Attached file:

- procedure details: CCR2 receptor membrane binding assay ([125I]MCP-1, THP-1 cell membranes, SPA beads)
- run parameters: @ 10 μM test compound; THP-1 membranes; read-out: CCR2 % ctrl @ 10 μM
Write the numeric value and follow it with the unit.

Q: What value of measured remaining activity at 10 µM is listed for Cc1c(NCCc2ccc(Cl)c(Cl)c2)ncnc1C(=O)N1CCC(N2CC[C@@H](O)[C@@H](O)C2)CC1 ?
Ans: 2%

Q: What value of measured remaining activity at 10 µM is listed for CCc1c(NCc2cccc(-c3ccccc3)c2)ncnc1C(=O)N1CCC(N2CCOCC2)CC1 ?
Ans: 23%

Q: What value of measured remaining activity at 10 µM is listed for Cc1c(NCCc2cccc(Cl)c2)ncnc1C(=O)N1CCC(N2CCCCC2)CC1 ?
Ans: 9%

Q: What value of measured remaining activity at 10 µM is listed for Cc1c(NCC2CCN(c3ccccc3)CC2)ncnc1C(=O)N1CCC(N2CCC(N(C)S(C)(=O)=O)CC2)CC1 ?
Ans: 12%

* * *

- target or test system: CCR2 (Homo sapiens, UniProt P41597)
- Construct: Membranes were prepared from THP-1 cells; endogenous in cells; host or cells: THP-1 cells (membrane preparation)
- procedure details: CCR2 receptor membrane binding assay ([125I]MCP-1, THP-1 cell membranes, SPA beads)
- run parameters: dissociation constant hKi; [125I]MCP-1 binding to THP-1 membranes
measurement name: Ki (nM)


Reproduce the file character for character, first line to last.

- procedure details: CCR2 receptor membrane binding assay ([125I]MCP-1, THP-1 cell membranes, SPA beads)
- run parameters: @ 10 μM test compound; THP-1 membranes; read-out: CCR2 % ctrl @ 10 μM
Write the numeric value and follow it with the unit.

Q: What value of measured remaining activity at 10 µM is listed for Cc1c(NCCc2ccc(Cl)c(Cl)c2)ncnc1C(=O)N1CCC(N2CC[C@@H](O)[C@@H](O)C2)CC1 ?
Ans: 2%

Q: What value of measured remaining activity at 10 µM is listed for CCc1c(NCc2cccc(-c3ccccc3)c2)ncnc1C(=O)N1CCC(N2CCOCC2)CC1 ?
Ans: 23%

Q: What value of measured remaining activity at 10 µM is listed for Cc1c(NCCc2cccc(Cl)c2)ncnc1C(=O)N1CCC(N2CCCCC2)CC1 ?
Ans: 9%

Q: What value of measured remaining activity at 10 µM is listed for Cc1c(NCC2CCN(c3ccccc3)CC2)ncnc1C(=O)N1CCC(N2CCC(N(C)S(C)(=O)=O)CC2)CC1 ?
Ans: 12%

* * *

- target or test system: CCR2 (Homo sapiens, UniProt P41597)
- Construct: Membranes were prepared from THP-1 cells; endogenous in cells; host or cells: THP-1 cells (membrane preparation)
- procedure details: CCR2 receptor membrane binding assay ([125I]MCP-1, THP-1 cell membranes, SPA beads)
- run parameters: dissociation constant hKi; [125I]MCP-1 binding to THP-1 membranes
measurement name: Ki (nM)